I can't remember quite how I responded to that the first time I got it but it went something very much along these lines:
"To gain big you have to gamble big, if big gains were simple everyone would be doing them. There is always the possibility of failure, of losing everything you bring to the table, and being a hundred percent committed to anything, bringing everything you have to the table, is a bad gambling strategy. We can work together for our mutual benefit, but if you expect me to throw my entire life, and potentially all my future options, behind something that may or may not work out... well, I can see how that's to your benefit but I don't see how it's to my likely long-term good. The average lifespan of a company is thirty years, and significantly less in the startup space. I'm afraid that if you want me to sacrifice my interests for yours you either need to be paying me a lot more to justify the added risk you're asking me to take on, or we've reached a parting of the ways."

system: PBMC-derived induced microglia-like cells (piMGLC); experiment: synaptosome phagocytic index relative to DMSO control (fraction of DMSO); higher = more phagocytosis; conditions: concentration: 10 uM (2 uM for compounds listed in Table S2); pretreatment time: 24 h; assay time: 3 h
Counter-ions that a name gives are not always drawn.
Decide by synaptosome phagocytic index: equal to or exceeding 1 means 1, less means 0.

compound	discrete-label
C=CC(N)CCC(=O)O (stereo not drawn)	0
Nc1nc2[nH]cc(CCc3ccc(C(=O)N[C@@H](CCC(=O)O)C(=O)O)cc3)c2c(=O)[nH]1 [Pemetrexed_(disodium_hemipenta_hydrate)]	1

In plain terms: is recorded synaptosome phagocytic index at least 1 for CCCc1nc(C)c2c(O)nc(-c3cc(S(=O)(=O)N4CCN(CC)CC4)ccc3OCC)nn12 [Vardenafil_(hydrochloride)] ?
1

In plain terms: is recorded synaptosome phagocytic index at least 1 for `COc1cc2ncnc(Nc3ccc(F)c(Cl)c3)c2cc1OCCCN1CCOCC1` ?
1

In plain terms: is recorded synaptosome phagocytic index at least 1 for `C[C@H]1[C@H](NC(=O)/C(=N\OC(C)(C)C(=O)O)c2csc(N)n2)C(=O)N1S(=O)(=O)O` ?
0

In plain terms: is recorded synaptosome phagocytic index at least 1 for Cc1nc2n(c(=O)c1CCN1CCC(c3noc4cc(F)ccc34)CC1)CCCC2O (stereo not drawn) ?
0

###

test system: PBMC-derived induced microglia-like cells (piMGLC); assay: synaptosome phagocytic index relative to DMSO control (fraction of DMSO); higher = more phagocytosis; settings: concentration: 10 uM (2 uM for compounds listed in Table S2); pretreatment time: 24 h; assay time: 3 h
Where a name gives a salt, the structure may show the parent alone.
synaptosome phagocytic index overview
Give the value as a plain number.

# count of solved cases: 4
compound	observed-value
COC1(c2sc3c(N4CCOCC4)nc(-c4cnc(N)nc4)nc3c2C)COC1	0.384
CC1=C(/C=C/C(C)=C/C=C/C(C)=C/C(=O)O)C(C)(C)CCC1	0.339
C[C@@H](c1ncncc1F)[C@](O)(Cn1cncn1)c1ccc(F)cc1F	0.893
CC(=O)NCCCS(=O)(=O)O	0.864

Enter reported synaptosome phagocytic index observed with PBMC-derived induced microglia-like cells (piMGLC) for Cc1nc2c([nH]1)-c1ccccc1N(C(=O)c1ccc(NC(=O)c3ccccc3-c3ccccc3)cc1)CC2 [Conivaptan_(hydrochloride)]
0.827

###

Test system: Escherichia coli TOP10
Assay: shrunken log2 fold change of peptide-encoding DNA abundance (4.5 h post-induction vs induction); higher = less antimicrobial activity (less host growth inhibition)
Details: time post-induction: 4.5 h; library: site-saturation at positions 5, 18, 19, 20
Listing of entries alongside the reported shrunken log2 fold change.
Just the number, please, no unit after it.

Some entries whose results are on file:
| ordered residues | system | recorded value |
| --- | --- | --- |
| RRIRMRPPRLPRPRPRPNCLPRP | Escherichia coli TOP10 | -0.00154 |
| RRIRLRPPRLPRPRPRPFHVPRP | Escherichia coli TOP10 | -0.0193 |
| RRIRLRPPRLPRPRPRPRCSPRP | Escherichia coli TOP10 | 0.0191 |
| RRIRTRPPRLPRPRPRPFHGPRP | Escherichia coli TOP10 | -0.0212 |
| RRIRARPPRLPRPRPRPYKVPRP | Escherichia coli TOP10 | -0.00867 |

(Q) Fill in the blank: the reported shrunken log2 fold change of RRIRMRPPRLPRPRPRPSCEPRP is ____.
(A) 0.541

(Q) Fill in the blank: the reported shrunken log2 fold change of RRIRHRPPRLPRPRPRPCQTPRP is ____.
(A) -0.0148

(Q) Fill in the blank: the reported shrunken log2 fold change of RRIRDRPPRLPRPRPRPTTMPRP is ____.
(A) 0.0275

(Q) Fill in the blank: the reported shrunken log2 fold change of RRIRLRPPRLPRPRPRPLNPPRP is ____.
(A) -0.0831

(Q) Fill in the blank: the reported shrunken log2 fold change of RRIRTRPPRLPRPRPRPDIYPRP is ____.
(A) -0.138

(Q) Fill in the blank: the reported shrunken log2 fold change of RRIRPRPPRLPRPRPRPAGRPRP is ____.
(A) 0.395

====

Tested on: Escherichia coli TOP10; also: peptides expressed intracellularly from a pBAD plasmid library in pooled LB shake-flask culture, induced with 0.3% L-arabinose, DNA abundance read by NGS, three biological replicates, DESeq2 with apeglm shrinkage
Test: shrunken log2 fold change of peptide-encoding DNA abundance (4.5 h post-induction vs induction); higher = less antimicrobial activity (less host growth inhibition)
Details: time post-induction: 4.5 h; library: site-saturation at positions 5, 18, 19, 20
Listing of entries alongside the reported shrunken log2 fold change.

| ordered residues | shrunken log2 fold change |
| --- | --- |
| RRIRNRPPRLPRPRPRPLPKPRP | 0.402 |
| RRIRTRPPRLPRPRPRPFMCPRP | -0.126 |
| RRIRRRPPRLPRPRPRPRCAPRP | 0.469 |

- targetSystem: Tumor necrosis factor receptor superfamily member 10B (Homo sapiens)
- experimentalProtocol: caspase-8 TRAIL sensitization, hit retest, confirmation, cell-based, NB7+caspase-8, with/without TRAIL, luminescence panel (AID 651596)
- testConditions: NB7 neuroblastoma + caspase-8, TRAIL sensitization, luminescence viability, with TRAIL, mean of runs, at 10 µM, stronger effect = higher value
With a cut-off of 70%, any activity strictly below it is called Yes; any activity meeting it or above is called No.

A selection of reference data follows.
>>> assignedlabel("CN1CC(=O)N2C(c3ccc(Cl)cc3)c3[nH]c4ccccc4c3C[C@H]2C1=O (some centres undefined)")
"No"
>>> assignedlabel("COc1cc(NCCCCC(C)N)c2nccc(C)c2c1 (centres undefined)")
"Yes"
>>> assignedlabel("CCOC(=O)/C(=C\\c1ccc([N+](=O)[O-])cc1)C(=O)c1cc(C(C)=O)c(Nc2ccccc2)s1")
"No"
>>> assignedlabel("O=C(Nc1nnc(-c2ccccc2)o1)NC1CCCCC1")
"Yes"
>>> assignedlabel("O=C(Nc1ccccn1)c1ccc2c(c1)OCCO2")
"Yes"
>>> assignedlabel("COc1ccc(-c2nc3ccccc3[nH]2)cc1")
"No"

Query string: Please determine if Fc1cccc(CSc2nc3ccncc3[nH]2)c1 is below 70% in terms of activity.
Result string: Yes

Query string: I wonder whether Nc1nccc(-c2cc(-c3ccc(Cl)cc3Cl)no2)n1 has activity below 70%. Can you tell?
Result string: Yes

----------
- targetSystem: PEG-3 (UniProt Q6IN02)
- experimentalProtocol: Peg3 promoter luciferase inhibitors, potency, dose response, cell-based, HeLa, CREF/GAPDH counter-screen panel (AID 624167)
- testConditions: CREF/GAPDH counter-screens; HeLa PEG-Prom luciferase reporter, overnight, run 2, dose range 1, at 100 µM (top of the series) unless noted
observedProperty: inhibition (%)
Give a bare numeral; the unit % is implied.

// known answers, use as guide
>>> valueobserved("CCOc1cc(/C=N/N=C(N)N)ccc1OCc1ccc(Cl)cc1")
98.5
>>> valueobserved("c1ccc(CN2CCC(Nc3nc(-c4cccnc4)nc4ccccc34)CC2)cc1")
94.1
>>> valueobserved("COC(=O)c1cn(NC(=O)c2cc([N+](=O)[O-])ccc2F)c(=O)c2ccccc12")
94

People like that are, I feel, just looking to take advantage of you. Loyalty is won by laying the best hearth, not demanded.